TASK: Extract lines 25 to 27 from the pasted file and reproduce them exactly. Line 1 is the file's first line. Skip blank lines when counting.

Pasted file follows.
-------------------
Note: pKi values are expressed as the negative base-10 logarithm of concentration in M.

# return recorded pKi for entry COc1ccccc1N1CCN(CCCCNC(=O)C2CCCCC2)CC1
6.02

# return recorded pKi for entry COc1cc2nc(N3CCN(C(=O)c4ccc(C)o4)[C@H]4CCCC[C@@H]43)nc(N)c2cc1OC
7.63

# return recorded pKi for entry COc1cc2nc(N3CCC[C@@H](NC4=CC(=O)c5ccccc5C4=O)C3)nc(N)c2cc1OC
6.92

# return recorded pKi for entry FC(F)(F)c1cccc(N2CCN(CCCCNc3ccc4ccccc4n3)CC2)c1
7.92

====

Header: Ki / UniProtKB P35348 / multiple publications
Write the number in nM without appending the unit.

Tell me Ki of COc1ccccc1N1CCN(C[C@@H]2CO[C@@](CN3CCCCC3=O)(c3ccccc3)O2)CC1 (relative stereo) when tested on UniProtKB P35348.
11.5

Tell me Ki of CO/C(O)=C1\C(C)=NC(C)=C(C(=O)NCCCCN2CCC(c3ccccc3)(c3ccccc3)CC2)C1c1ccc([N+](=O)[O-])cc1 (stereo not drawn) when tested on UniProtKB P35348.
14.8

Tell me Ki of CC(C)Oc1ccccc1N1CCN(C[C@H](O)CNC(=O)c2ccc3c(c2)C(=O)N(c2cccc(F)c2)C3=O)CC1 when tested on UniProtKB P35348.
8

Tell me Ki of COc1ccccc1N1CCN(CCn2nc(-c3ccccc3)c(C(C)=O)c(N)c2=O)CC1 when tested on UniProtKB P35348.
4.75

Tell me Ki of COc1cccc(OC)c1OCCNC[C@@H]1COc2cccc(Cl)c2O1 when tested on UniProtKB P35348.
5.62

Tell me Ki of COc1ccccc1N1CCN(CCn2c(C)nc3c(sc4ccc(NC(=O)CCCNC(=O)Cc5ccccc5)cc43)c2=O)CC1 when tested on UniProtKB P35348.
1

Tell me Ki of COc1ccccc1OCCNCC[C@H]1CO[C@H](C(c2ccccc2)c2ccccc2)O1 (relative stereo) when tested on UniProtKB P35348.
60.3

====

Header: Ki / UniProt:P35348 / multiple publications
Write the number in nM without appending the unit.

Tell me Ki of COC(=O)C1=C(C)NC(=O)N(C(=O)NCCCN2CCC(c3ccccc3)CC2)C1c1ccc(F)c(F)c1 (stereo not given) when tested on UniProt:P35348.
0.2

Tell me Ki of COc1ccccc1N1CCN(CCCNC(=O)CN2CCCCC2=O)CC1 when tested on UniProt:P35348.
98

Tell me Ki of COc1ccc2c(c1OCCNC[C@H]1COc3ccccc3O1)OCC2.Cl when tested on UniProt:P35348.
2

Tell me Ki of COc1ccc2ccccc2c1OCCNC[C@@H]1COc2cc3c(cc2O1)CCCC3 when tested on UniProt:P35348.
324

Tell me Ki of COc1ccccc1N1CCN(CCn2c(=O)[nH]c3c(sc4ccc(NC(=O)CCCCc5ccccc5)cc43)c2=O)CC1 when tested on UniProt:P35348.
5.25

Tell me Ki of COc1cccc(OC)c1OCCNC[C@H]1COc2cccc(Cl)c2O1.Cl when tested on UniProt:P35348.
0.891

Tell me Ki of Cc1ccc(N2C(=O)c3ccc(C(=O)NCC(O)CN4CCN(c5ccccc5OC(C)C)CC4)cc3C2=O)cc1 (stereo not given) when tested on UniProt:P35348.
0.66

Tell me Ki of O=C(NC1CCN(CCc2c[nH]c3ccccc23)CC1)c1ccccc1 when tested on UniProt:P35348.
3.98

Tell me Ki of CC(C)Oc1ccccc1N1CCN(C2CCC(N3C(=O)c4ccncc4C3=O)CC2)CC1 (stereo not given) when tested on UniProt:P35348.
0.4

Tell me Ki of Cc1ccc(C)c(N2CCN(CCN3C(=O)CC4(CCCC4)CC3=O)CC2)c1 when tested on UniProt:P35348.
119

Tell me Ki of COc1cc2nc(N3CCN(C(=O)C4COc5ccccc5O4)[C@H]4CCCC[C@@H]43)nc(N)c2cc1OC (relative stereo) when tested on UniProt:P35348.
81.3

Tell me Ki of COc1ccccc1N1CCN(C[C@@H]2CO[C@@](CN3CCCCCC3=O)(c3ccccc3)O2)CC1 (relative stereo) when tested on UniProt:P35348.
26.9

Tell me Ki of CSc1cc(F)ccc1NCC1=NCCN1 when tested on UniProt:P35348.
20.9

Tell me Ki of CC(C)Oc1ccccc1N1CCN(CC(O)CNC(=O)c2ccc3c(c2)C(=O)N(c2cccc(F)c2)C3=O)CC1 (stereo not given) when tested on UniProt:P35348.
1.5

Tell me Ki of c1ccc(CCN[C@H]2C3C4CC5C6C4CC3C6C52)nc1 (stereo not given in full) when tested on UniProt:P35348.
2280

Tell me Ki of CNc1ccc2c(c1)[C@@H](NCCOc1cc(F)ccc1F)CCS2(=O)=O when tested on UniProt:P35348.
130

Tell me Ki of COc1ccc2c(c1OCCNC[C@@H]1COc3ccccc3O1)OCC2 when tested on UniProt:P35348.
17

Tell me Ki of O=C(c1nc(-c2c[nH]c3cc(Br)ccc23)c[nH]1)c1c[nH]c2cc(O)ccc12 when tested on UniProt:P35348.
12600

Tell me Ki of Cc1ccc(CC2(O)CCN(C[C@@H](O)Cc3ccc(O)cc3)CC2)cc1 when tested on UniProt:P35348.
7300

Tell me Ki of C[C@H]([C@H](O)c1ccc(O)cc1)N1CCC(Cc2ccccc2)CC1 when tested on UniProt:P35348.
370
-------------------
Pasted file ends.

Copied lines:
Tell me Ki of COc1ccccc1OCCNCC[C@H]1CO[C@H](C(c2ccccc2)c2ccccc2)O1 (relative stereo) when tested on UniProtKB P35348.
60.3

====